Tuesday, September 20, 2005

Rather delusional

What do you do with a broadcast journalist who is forced into early retirement after drumming up a false presidential scandal? If he's Dan Rather you give him a lifetime achievement award:

NEW YORK (Hollywood Reporter) - Former CBS News anchor Dan Rather said Monday that there is a climate of fear running through newsrooms stronger than he has ever seen in his more than four-decade career.

Rather famously tangled with President Nixon and his aides during the Watergate years while Rather was a hard-charging White House correspondent.

Addressing the Fordham University School of Law in Manhattan, occasionally forcing back tears, he said that in the intervening years, politicians "of every persuasion" had gotten better at applying pressure on the conglomerates that own the broadcast networks. He called it a "new journalism order."

He said this pressure -- along with the "dumbed-down, tarted-up" coverage, the advent of 24-hour cable competition and the chase for ratings and demographics -- has taken its toll on the news business. "All of this creates a bigger atmosphere of fear in newsrooms," Rather said.

Rather was accompanied by HBO Documentary and Family president Sheila Nevins, both of whom were due to receive lifetime achievement awards at the News and Documentary Emmy Awards on Monday evening.

If there is any fear in the network newsrooms it is due to the realization that they no longer have a captive audience waiting to be spoonfed their version of world events. This mounting pressure to actually tell the truth can be too much for these old-school journalists to bear.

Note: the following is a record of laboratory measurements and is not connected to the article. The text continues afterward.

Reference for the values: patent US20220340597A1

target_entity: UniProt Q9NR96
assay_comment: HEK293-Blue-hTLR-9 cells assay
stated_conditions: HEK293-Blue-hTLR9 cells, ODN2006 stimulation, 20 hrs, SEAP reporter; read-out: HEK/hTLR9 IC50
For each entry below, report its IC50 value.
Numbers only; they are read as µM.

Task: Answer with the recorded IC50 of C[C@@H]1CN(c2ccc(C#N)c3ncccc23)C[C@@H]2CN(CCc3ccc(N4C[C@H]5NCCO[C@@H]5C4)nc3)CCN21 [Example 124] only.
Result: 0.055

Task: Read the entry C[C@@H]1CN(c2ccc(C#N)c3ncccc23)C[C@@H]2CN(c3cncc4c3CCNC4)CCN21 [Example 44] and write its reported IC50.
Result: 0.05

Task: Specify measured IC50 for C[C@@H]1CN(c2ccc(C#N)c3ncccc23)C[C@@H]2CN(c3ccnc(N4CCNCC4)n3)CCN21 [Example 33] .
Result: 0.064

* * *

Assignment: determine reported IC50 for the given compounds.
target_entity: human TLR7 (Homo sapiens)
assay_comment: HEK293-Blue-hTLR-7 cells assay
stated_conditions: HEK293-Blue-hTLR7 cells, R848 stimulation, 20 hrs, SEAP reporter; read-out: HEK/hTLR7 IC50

Nevin asked Rather if he felt the same type of repressive forces in the Nixon administration as in the current Bush administration.

"No, I do not," Rather said. That's not to say there weren't forces trying to remove him from the White House beat while reporting on Watergate; but Rather said he felt supported by everyone above him, from Washington bureau chief Bill Small to then-news president Dick Salant and CBS chief William S. Paley.

"There was a connection between the leadership and the led . . . a sense of, 'we're in this together,"' Rather said. It's not that the then-leadership of CBS wasn't interested in shareholder value and profits, Rather said, but they also saw news as a public service. Rather said he knew very little of the intense pressure to remove him in the early 1970s because of his bosses' support.

When Rather speaks of not feeling "supported by everyone above him" he is clearly alluding to his own network's unwillingness to back him up on his false "Killian memo" flap during last year's presidential campaigns. But this "smoking-gun" document was so easy to recreate (all it took was one one blogger, a computer, and Microsoft Word at default settings) that it would have been professional suicide for CBS to stand by Rather.

Rather sidestepped the question of what should happen to the evening news in the expected makeover. "Not my call," he said. And he said he hadn't been asked, either.

"I gave it everything I had, I didn't hold anything back. I did the best newscast we were capable of doing," Rather said.

A man like Dan Rather is never going to have to face the reality of his own incompetence because he is always going to be surrounded by an incestuous group of colleagues who are all too eager to pat him on the back and say "Well, done." This will be the only world he ever has to know.

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